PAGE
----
Monthly Archives: October 2013

A Quick Note on Anisong Tourney

Annie Are You OK?

Working the results for the brackets in round 2 of the Anison Tourney, here are some immediate observations:

There are a total of three upsets half way through (which is 2 out of 32 matches). It feels rather low, for any kind of tournament. I’m more used to the 25% range. By upset I just mean versus seeding. Furthermore, none of these upsets are between similarly seeded entries–the inverse might sound much more unusual–songs that seeded one place better consistently beat their opponents (which happened…once?), and songs within 10 places of each other always put down their opponents (which happened a couple more times). The initial explanation I came up with the low percentage was that round one acted like a filter to eliminate any high(er) ranked songs that probably shouldn’t be, and proping songs that slipped through the nomination process. The other likely (and major) factor was that the voter pool might be relatively the same as the nomination ballet pool. Given all round 2 polls come in at < 150 votes, that is probably true.

There’s no real way to guess who will vote on the games initially, but the nomination system might be too precise, “too good” in a way, that makes doing a bracket less meaningful. With so many entrants, the only meaningful way to play is to come up with some model and plug the various songs in. So the safe bet this time happens to be the only realistic bet at winning, which is all-in based on the seeding. And when the seeding is way too close to the voter base, it is…no fun.

Here are the upsets:

  • (223) Hybrid Rainbow over (95) Euforia (BBR2P4 or FH)
  • (190) Katayoku no Tori over (62) Light Before We Land (BCR2P2 or FV)

I would even further suggest that Hybrid Rainbow’s upset is predictable because of its prior performance.

This leads to the last point. I think the tourney should post seeding on the matches. This helps people who have no game, to have a metagame, so to speak, as we shave down the number of songs and invariably people’s favorites will lose, leaving them disinterested. And then we can collectively scratch our heads as to why which song is seeded higher or lower is beating whichever song that is better or worse. It adds some unpredictability, basically.

For the prize pile, I have a couple boxes behind my desk of things I probably should give away, so it’ll be from there that I draw some music-related things. I hope Shut Up And Explode go far, LOL.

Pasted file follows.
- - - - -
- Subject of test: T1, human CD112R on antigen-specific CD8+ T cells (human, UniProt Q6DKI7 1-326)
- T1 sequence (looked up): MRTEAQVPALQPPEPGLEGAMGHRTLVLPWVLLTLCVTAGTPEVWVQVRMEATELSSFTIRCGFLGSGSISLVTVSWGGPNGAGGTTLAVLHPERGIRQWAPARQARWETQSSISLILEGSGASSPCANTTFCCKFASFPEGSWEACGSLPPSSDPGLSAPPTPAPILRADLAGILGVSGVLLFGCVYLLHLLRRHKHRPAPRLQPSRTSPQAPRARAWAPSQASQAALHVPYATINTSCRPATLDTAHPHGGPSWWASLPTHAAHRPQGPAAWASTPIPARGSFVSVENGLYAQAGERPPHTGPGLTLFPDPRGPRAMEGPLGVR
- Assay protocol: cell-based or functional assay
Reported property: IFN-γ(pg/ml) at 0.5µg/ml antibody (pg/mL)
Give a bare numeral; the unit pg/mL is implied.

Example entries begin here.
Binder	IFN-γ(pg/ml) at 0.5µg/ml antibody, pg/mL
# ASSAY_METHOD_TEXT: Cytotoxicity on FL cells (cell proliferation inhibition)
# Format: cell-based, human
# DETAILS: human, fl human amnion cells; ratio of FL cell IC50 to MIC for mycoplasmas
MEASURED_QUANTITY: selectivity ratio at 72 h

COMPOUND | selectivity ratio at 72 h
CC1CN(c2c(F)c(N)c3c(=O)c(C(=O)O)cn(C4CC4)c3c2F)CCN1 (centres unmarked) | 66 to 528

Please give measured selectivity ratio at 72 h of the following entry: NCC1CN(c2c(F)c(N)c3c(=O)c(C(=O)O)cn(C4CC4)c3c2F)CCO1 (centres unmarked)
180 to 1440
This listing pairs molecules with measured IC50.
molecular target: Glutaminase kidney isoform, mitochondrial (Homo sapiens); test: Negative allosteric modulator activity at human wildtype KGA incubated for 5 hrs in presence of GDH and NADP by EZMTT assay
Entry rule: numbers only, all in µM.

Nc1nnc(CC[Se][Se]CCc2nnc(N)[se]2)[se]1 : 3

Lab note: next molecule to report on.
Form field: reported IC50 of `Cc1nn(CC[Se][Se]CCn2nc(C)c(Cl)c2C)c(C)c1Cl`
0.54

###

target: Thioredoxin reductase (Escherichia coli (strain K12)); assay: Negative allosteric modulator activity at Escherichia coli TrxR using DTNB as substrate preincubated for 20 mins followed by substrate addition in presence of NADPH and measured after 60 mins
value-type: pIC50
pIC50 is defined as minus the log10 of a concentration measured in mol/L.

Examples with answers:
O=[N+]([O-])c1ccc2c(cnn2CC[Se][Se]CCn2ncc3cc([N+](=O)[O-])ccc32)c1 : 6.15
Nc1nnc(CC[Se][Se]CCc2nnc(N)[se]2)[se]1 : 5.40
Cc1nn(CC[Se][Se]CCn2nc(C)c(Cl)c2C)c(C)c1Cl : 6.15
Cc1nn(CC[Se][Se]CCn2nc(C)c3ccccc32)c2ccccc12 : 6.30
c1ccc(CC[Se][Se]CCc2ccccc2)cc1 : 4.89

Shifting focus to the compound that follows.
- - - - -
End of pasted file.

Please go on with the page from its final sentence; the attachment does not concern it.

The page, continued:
The Fanservice Frontier, 2013

Aside from my complaints on pretension, there’s a lot of fun going on at Digibro’s blog about Kill la Kill episode 3.


And in some ways, with OreTsuba now on US home video (Funimation, I respect you for at least this) maybe it’s good to revisit what this really means.

The past few years has been a turning point in terms of late-night otaku anime fanservice. On one hand, I think the overall quality has gotten better. It’s like with shows like Ladies x Butler and Kanokon, we’ve kind of scratched all the itch left to be scratch for any demographic whose itching is worth scratching, monetarily and in terms of popularity. 2009 to 2011 was high time to start to pivot, for various reasons, but also this reason.

Did anyone watch Yozakura Quartet Hana no Uta 2? My goodness. And Kill la Kill episode 3 has that…windboobzone thing?

I would take a step back and say that the fanservice in Kill la Kill is authentic and unpretentious in a way that fanservice is just fanservice. But it is kind of annoying in the normal moral high ground sort of way, as if it is saying something that is more worth saying than, say, Arpeggio. [I mean, if this was part of the discourse, I would respect Kill la Kill more. Like how I respect Panty & Stockings slightly more at this point, over Kill la Kill.]

Arpeggio is a good example in this regard because it’s in a lot of ways the polar opposite of Kill la Kill. The 3DCG use looks great when they are stills but terrible when moving in Arpeggio, and in KLK it’s great when things are always moving, and not as much when things stops spazzing. The story in Arpeggio is serious, but the fanservice is baked into the conceit of the story. The story in KLK is a commonly run trope full of hooks for reference bait, but it takes itself very casually. Arpeggio is the fulfillment of this concept, except trading jokes for fanservice (of a different kind). Kill la Kill is a drama vehicle about fanservice (so far).